Are there circumstances in which President Obama would use force in Iran? Jeffrey Goldberg believes that there are –
The answer is, yes, I still believe that there are circumstances in which Obama would use force to stop Iran from gaining possession of a nuclear weapon. It's no secret that he prefers a diplomatic solution (one brought about by a crippling sanctions regime he orchestrated with significant help from Congress) to this problem. It is also no secret that he believes a military strike might have unintended consequences that could actually lead to a redoubling of the Iranian effort to cross the nuclear finish line. But there are certainly circumstances -- two immediately come to mind -- in which I think he would use force to prevent the Middle East from falling into a destructive spiral of nuclear proliferation.
According to Lee Smith, the White House's 'Bribing Iran' policy has failed –
Contrary to the administration’s public stance, sanctions relief was never about rewarding the regime with relatively small sums of money in exchange for steep concessions on the nuclear program. The plan rather was to get Iranian president Hassan Rouhani lots of cash, the more the better. The White House’s idea is that once Rouhani understands how much easier his life is with lots of money pouring into the economy, it will be in his interest to petition Supreme Leader Ali Khamenei for more concessions on the nuclear file. The problem with the strategy is that it shows how badly the White House has misunderstood not only the regime’s behavior, but also Rouhani’s role and how sanctions affect it.
David Benkof attacks the right-wing claim that the Palestinian people 'doesn't exist' –
The intensifying Israeli-Palestinian peace negotiations have caused opponents of a Palestinian state to revive former Israeli Prime Minister Golda Meir’s 1969 canard that “there is no such thing as a Palestinian people.” However, “Palestine Denial” is less a debating point than a conversation-stopper: if there are no Palestinians, then there is no Palestinian-Israeli conflict, and thus no need even to discuss West Bank policies. One problem: Palestinians do, in fact, exist.
David Bernstein offers a curious thought experiment comparing Israel to Apartheid SA (in a very different manner than BDS)–
I find this analogy to be egregiously dumb on a variety of levels, but let’s run with it for a moment. Let’s say that occupying the West Bank and Gaza is indeed the moral equivalent of apartheid. South Africa decided to negotiate with African National Congress leader Nelson Mandela, whom South Africa had previously deemed a terrorist, to end apartheid. Similarly, Israel decided to negotiate with Yasser Arafat to establish a Palestinian state and end “the occupation.” We all know that South Africa soon had a peaceful transition to post-apartheid democracy. But let’s pretend that instead South African history had developed like Israeli-Palestinian history has.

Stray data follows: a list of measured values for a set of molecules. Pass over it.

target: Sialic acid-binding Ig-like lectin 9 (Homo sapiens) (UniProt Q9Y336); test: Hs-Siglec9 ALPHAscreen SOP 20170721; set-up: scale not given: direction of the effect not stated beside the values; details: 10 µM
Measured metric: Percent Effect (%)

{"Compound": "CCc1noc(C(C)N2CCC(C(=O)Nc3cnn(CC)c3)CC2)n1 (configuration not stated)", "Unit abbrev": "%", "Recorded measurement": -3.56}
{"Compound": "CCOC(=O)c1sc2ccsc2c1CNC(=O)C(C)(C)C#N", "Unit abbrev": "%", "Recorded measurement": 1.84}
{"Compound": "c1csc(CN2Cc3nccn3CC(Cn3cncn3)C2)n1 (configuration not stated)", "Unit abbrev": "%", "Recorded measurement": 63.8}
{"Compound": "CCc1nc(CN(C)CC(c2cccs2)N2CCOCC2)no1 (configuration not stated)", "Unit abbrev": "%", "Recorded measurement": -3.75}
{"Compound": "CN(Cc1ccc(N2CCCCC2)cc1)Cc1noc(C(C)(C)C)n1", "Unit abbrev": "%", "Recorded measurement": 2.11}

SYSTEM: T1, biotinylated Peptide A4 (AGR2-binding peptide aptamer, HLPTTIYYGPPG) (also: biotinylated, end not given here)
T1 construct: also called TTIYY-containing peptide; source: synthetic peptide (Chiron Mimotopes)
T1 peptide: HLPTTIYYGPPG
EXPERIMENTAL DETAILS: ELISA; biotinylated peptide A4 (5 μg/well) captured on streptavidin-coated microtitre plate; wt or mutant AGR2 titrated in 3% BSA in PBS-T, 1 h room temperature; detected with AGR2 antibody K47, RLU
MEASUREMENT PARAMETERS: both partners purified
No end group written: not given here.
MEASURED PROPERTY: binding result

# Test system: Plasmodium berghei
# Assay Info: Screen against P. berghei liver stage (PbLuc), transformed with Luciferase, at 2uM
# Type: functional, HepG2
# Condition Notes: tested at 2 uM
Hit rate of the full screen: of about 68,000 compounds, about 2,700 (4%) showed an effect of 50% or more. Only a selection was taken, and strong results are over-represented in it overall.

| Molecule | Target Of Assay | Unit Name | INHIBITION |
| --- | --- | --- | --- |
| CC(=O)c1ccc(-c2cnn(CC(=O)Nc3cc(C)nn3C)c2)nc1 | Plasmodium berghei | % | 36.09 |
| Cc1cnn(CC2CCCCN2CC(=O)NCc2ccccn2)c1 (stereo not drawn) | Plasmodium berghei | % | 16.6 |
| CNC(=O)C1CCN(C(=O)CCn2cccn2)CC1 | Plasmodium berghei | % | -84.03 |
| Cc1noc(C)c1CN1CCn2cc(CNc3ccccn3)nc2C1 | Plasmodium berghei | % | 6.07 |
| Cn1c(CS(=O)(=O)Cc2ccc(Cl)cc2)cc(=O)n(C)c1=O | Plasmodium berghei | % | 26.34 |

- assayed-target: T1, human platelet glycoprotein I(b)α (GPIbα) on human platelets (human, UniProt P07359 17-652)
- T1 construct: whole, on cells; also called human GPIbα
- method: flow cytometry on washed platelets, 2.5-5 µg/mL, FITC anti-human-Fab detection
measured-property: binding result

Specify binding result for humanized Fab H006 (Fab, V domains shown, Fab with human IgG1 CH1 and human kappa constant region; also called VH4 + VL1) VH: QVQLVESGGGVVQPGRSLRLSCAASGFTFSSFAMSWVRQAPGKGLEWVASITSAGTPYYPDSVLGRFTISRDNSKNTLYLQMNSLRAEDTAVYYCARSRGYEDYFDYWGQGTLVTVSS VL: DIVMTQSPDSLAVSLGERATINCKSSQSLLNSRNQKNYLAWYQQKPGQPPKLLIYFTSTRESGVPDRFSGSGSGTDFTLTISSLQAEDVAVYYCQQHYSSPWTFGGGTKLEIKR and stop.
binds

The Middle East
Bernard Avishai tells the story of Jalal Al-e Ahmad, an Iranian thinker who influenced Khomaini and Khamenei and who admired certain aspects Israel –
The admiration Al-e Ahmad showed for the Israel he saw in 1963 is one reflection of the confident piety one saw at the founding of the Islamic Republic: the human face of the revolution, some of whose cadres -- such as Iran’s current president, Hassan Rouhani -- the West now hopes might preside over a sort of perestroika. But for Israeli liberals, ironically, Al-e Ahmad’s is an embrace they would rather have done without. It is admiration for a compromised democracy that might have been otherwise.
FP's Gregg Carlstrom examines Egypt's crackdown on Al Jazeera (and its harsh attitude towards journalism in general)–
But it is no coincidence that the charges are directed at a network that Egyptian security officials often describe as the media wing of an enemy state. The Qatar-owned Al Jazeera has continued to give airtime to Muslim Brotherhood and Islamist leaders, emerging as the only high-profile outlet for their members since the Egyptian government's brutal crackdown last summer.
The Jewish World
Documentary filmmaker Danny Ben-Moshe writes about Hungary's pernicious promotion of the 'double genocide' theory about the country's WW2 past–
The characteristics and manifestations of double genocide were documented in my film’s story about Lithuania, and they are seen again with what is occurring in Hungary.
Firstly, while the Holocaust is commemorated, it is relativized with local suffering. While locals in Lithuania and Hungary did indeed suffer in brutal ways, the relativizing completely distorts the experience and nature of suffering.
Secondly, and concomitantly, the relativizing acts to deflect local culpability in the Holocaust. As such, it is a form of Holocaust denial.
Rabbi Elliot Cosgrove can't help but wonder whether American Jews and Israelis have anything to talk about –
I am deeply worried that American Jews and secular Israelis have nothing to talk about. I can speak a fumbling Hebrew, I have visited Israel more times than I can count, even lived there for extended periods. I privately and publicly advocate on Israel’s behalf. But put me in a bathing suit and stand me next to a 40-something secular Israeli, and I am not exactly sure what we have in common beyond watching our receding hairlines.